• A A F April 7, 2013 at 12:27 pm

    I’ve had to prolong and delay everything here due to waiting for letters from DWP on what benefits I was getting and I had until the 6th April to get that in writing. Well, I didn’t hear from the DWP about my benefits (to say it had been paid into my bank acct) until Friday dinnertime (our postie hasn’t seen a morning in MONTHS) and letters from the council didn’t arrive until Saturday. Rather convenient, right? This means I’m going to the local advice and information centre (just across the road from me) in the morning, to get this sorted once and for all. However, I am doing this reluctantly, but, I’ve also taken notes from the appeal letter you have published as I will probably more than likely end up in a verbal discussion with someone and the council usually monitors/records calls, so there’ll be a record and a witness that I have said what I’ve said. Sometimes, the written word prompts a bot to send out an automated ‘thank you’ letter – I don’t want to be dealing with bots!
    Besides, I find it rather convenient that the rent on my place went up by 14% just prior to this lousy stinking rotten bedroom tax kicking in. There aren’t the 1 bed properties here that’s needed! the council has given permission for some new homes to be built and the majority of them are TWO bedrooms! Somehow, this has all been carefully planned – well, it feels that way!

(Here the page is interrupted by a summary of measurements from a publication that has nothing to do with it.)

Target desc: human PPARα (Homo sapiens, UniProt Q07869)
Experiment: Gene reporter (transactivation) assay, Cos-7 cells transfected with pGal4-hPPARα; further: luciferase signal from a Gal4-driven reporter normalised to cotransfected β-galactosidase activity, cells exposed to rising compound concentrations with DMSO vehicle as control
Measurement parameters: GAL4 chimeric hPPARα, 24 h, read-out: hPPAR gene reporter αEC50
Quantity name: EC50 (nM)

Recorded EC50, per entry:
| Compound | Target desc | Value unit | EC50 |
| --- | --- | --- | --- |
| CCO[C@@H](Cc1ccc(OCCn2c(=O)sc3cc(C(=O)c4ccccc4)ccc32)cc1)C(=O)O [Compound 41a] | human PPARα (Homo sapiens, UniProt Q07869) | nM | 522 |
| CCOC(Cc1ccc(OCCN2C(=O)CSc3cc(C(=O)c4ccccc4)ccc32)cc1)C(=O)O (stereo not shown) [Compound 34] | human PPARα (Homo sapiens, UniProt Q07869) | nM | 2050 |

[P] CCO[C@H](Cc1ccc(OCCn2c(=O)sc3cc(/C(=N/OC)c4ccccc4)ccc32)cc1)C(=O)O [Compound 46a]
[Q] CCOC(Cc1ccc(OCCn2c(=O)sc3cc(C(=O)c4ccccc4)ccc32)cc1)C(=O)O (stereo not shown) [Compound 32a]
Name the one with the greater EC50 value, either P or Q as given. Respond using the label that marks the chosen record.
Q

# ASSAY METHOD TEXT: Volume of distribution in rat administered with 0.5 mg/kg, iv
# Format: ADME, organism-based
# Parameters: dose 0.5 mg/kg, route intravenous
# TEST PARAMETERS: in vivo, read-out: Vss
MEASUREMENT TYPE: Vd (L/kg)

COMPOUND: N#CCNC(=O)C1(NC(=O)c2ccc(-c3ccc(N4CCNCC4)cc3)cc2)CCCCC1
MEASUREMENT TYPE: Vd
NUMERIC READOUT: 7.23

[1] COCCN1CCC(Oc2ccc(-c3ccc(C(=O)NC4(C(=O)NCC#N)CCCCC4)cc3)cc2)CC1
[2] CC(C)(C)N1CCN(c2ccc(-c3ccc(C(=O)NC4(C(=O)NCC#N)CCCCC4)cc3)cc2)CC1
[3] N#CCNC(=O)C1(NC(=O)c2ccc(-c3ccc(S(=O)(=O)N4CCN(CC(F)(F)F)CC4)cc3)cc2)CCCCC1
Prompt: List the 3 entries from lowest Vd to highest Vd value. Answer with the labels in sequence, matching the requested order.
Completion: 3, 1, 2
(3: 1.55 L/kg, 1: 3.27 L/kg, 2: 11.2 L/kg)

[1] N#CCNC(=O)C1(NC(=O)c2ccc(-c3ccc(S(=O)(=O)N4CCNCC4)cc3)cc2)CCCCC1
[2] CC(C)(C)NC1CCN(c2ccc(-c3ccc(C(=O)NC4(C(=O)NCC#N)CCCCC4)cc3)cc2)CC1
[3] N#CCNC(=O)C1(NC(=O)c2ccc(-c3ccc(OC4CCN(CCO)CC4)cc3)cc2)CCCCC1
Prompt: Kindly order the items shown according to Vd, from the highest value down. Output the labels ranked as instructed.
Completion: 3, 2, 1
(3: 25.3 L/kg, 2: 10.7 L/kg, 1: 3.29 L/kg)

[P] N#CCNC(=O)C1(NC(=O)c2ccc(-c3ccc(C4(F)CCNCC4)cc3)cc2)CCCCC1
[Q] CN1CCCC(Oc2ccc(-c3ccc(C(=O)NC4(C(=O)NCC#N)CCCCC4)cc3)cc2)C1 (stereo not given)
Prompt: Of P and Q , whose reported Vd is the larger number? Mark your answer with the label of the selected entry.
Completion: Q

• t and w July 6, 2013 at 2:56 pm

    I wrote to my local council in Basildon, was told there is No exemptions to the Bedroom tax, even if it is a boxroom,used as a study, or prayer room, etc., he said a bedroom is a bedroom. All who are supposed to pay must. I wrote back asked how is it other councils in the country have re classified hundreds of tenants so why cant they, havnt had an answer, yet ! Met a couple yesterday who were evicted and had to live in a tent for awhile.